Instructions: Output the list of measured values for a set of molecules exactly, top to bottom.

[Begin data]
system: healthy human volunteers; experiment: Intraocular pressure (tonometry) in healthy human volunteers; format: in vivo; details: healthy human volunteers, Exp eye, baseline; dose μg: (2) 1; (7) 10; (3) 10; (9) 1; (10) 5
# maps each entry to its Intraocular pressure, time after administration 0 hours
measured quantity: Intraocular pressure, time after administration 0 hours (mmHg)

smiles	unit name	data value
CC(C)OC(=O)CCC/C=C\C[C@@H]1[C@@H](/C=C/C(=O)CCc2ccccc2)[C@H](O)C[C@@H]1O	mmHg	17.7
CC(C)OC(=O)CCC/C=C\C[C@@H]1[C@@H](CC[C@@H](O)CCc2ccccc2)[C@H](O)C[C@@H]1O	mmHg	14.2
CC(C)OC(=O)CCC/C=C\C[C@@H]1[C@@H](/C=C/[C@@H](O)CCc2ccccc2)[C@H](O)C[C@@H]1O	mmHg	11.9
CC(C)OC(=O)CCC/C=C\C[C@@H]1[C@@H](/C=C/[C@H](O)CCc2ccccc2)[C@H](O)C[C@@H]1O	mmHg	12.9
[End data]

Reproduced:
system: healthy human volunteers; experiment: Intraocular pressure (tonometry) in healthy human volunteers; format: in vivo; details: healthy human volunteers, Exp eye, baseline; dose μg: (2) 1; (7) 10; (3) 10; (9) 1; (10) 5
# maps each entry to its Intraocular pressure, time after administration 0 hours
measured quantity: Intraocular pressure, time after administration 0 hours (mmHg)

smiles	unit name	data value
CC(C)OC(=O)CCC/C=C\C[C@@H]1[C@@H](/C=C/C(=O)CCc2ccccc2)[C@H](O)C[C@@H]1O	mmHg	17.7
CC(C)OC(=O)CCC/C=C\C[C@@H]1[C@@H](CC[C@@H](O)CCc2ccccc2)[C@H](O)C[C@@H]1O	mmHg	14.2
CC(C)OC(=O)CCC/C=C\C[C@@H]1[C@@H](/C=C/[C@@H](O)CCc2ccccc2)[C@H](O)C[C@@H]1O	mmHg	11.9
CC(C)OC(=O)CCC/C=C\C[C@@H]1[C@@H](/C=C/[C@H](O)CCc2ccccc2)[C@H](O)C[C@@H]1O	mmHg	12.9